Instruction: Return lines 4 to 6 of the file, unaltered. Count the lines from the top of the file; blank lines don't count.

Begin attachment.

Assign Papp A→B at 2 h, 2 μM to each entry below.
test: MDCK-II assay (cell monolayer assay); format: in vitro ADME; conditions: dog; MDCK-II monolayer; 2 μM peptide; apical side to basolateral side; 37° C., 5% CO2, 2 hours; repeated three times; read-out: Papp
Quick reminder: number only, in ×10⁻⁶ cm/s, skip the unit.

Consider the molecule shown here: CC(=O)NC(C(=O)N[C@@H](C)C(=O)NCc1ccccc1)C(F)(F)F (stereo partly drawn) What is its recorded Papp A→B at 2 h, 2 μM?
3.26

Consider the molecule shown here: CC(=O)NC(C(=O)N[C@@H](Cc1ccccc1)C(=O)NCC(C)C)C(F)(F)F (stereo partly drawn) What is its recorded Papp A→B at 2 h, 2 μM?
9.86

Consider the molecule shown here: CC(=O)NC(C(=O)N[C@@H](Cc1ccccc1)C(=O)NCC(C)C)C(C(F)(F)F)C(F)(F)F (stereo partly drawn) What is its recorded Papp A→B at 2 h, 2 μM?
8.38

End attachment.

Consider the molecule shown here: CC(=O)NC(C(=O)N[C@@H](C)C(=O)NCc1ccccc1)C(F)(F)F (stereo partly drawn) What is its recorded Papp A→B at 2 h, 2 μM?
3.26

Consider the molecule shown here: CC(=O)NC(C(=O)N[C@@H](Cc1ccccc1)C(=O)NCC(C)C)C(F)(F)F (stereo partly drawn) What is its recorded Papp A→B at 2 h, 2 μM?